Cabarrus County Real Estate Appraisal
Cabarrus County is a county located in the south-central part of North Carolina. As of 2000, the population was 131,063. A population of approximately 147,000 in 2005 represents a dramatic increase in population over the past 30 years, due largely to the growth of suburbs related to Charlotte, North Carolina, which is southwest of the county. The county seat is Concord, which was incorporated in 1803.
Cabarrus County is a dynamic place to live and work. Home to the #1 tourist destination in the state - Concord Mills - as well as Lowe's Motor Speedway, Reed Gold Mine and beautiful parks and athletic facilities, Cabarrus County is well-known throughout the region as an attractive and growing community.
Appraisals are an Important Part of Your Home Buying Transaction
A real estate appraisal helps to establish a property's market value in Cabarrus County – the likely sales price it would bring if offered in an open and competitive real estate market.
Your lender will require an appraisal when you ask to use a home or other real estate as security for a loan, because it wants to make sure that the property will sell for at least the amount of money it is lending.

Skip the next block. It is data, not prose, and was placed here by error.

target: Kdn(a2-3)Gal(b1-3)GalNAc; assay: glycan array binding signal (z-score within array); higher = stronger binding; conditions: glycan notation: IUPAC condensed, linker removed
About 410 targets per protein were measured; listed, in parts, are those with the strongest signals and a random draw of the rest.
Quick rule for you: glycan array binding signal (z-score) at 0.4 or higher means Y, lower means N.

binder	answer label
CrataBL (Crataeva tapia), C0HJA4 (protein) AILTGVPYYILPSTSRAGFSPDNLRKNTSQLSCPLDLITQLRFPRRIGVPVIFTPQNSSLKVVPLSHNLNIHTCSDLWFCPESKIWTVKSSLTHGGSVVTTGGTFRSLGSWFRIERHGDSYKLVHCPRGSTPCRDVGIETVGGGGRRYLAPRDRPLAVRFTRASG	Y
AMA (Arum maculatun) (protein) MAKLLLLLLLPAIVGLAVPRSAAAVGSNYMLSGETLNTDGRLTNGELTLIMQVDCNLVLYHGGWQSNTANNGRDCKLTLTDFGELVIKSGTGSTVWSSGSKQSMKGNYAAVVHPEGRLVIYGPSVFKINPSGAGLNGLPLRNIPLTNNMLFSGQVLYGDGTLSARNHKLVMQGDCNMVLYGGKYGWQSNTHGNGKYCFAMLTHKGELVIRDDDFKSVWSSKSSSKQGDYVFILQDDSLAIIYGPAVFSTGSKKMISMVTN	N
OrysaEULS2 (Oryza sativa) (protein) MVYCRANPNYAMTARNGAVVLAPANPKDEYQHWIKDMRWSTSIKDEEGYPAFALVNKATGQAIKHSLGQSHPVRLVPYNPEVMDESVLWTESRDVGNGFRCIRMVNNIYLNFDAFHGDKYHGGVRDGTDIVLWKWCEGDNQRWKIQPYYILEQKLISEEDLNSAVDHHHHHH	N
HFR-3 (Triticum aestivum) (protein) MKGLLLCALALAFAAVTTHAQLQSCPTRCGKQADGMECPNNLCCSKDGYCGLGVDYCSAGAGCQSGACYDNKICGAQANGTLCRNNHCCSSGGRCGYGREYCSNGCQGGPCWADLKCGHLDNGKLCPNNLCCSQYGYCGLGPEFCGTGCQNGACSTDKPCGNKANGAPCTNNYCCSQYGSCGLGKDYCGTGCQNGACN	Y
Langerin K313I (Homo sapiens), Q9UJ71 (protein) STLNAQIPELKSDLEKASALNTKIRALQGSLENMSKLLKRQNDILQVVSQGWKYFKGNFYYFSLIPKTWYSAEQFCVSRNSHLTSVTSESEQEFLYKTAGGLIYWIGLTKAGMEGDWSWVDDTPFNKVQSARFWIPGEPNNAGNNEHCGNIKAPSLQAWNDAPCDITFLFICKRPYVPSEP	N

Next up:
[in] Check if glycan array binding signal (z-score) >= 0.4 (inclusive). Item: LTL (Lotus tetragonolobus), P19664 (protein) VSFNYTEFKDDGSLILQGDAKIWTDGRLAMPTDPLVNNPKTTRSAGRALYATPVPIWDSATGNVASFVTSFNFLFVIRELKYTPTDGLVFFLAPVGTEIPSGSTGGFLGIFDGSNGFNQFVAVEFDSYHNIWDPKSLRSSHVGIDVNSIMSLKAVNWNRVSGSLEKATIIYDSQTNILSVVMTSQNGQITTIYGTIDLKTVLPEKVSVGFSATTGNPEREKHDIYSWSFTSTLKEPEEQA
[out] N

Don't confuse a comparative market analysis, or CMA, with an appraisal. Real estate agents in Cabarrus County use CMAs to help home sellers determine a realistic asking price. Experienced agents often come very close to an appraisal price with their CMAS, but an appraiser's report is much more detailed - and is the only valuation report a bank will consider when deciding whether or not to lend the money in Cabarrus County.
About Appraisers and Appraisals
Residential Appraisal Methods
There are two common appraisal methods used for residential properties:
Sales Comparison Approach
The appraiser estimates a subject property's market value by comparing it to similar properties that have sold in the area. The properties used are called comparables, or comps.
No two properties are exactly alike, so the appraiser must compare the comps to the subject property, making paperwork adjustments to the comps in order to make their features more in-line with the subject property's. The result is a figure that shows what each comp would have sold for if it had the same components as the subject.
The cost approach is most useful for new properties, where the costs to build are known. The appraiser estimates how much it would cost to replace the structure if it were destroyed.
Got a Question?
Do you have a question relating to real estate appraisals? We can help. Simply fill out the form below and we'll contact you with the answer, with no obligation to you. We guarantee your privacy.